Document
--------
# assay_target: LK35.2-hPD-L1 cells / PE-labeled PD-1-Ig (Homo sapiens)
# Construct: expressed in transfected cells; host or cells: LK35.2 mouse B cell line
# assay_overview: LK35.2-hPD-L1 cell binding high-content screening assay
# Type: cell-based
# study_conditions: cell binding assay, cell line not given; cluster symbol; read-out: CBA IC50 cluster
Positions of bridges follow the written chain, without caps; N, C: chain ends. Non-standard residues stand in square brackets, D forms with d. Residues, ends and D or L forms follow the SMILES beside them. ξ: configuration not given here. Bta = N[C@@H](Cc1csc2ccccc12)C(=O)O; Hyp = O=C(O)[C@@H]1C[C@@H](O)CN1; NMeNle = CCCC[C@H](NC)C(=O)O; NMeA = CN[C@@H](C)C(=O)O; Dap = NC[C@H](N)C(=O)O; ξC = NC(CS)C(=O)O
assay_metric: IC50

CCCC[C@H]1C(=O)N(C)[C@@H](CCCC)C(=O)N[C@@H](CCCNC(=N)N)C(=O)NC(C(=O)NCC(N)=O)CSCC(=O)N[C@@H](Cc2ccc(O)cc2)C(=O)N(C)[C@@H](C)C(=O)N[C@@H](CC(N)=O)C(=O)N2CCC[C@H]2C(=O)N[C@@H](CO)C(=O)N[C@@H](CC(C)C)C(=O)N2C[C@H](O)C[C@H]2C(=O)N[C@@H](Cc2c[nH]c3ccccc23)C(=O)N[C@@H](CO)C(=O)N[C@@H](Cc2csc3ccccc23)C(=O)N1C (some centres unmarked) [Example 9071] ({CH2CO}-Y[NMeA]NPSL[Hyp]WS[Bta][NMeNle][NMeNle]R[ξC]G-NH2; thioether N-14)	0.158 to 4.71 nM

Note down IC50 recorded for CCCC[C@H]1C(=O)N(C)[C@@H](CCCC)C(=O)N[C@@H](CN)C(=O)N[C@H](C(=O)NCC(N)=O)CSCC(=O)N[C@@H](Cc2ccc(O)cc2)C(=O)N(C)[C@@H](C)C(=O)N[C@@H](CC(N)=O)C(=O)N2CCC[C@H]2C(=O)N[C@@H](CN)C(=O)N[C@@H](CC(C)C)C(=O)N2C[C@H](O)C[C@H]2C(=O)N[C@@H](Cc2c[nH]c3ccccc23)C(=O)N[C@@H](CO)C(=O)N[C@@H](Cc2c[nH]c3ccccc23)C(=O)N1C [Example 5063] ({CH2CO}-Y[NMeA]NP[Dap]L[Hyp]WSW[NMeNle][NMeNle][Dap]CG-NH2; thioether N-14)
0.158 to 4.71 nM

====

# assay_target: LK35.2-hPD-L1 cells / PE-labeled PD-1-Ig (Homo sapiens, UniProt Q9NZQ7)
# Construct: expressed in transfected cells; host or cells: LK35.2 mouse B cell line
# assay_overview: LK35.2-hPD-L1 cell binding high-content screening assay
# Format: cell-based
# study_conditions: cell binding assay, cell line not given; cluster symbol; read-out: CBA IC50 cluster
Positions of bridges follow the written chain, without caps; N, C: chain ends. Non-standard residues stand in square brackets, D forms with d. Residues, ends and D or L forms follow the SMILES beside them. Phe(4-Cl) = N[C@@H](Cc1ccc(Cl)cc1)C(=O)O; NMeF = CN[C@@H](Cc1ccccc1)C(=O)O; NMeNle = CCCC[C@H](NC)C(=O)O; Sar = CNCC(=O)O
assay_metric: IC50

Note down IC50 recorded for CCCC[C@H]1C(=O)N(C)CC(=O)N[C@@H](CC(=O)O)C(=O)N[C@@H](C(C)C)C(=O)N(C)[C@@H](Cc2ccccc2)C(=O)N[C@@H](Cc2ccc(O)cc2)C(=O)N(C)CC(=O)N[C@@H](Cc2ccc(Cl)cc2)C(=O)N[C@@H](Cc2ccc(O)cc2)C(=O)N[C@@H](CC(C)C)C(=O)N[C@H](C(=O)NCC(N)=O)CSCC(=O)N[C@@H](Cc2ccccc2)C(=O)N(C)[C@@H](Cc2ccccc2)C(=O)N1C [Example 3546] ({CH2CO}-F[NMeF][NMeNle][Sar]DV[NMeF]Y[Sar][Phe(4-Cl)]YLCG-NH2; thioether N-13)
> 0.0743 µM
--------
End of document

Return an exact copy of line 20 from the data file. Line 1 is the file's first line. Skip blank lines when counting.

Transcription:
> 0.0743 µM